So my take on what a technologist is, it's someone who implements solutions with a technology platform, if you like.
So it could be a medical technologist or an IT technologist, but also I think you're an expert in many things, Cooper.
I make great spaghetti code.
So I'm probably closer to a chef. Yeah, it's all coming together.
I don't think you really start truly learning code until you actually get in that job.
The internship, anything, once you actually get the on job experience and you have somebody mentoring you, you can sit in your bedroom and build things on your own.
But a lot of the intricacies of dev work are fighting with Git merge conflicts and and trying to mash PRs together and actually having somebody there to guide you through something.
And this is why I always recommend juniors to do joint projects.
It doesn't even have to be with anybody more skilled or less skilled.
Just find someone, build something together because you will get that ability.
One of those things I did find when I did a lot of interviews was there were some questions in a lot of them and I hadn't worked with a lot of Git.
It was a bit of a weird one because even after JB HiFi, they had a different process.
So it's like you're asking me things about Git and I don't know, I haven't used it that way.
I've only Gitted personal projects. I haven't even left the main branch.
I don't know what a rebase is yet, but that's my belief that the interviewing process for tech jobs is kind of fundamentally broken.
I don't know if many people have worked out the right way to do it.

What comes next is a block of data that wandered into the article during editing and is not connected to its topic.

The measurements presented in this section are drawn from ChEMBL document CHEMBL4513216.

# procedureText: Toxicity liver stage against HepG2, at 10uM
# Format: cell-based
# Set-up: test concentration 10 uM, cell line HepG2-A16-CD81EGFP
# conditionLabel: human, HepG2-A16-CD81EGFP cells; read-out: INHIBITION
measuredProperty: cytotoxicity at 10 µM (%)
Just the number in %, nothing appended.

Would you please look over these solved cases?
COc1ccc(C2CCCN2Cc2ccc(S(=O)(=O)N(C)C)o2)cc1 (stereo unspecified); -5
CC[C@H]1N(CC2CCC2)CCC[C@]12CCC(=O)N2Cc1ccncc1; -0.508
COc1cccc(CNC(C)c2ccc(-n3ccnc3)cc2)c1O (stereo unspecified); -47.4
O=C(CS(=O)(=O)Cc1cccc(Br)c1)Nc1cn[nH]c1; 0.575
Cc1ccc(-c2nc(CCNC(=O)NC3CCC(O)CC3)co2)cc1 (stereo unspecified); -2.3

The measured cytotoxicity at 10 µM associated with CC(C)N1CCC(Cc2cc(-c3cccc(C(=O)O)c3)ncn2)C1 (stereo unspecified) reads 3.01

I even believe that from a junior perspective, coding interviews are a bit redundant.
You can gain just as much knowledge from looking at somebody's personal project page and talking to a junior about their code than asking them to...
Yeah, well, you know, those are great things to do anyway and I highly suggest that any junior getting into tech should actually just look up those top 10 coding things because chances are you're going to get one of those and if you've done it before, it means you're just redoing your solution, improving something that you already know and making a better solution.
It gives you more chances to write tests and things like that, which you probably won't do a lot of as a junior before your job, but will become your job.
So you're talking about taking the system that is broken and turning it into your own because I agree that if someone wanted to talk to you about a personal project you've built yourself, they'll get a far better understanding of you and the code you write and how you think about it.
So you're right, if toy robot becomes your personal project, you've just fixed it a little bit.
Also, it's a good point. In many ways, why can't a tech interview be pull down this repo, do these things and send it back and have it broken?
Yeah. Like an actual practical thing you would do in your day-to-day job.
And they don't need to be hard. A lot of them, I've seen some crazy ones that want you to create a streaming player that pauses at a certain point in the song when the person reloads the page and goes back and I'm like, that is not a junior.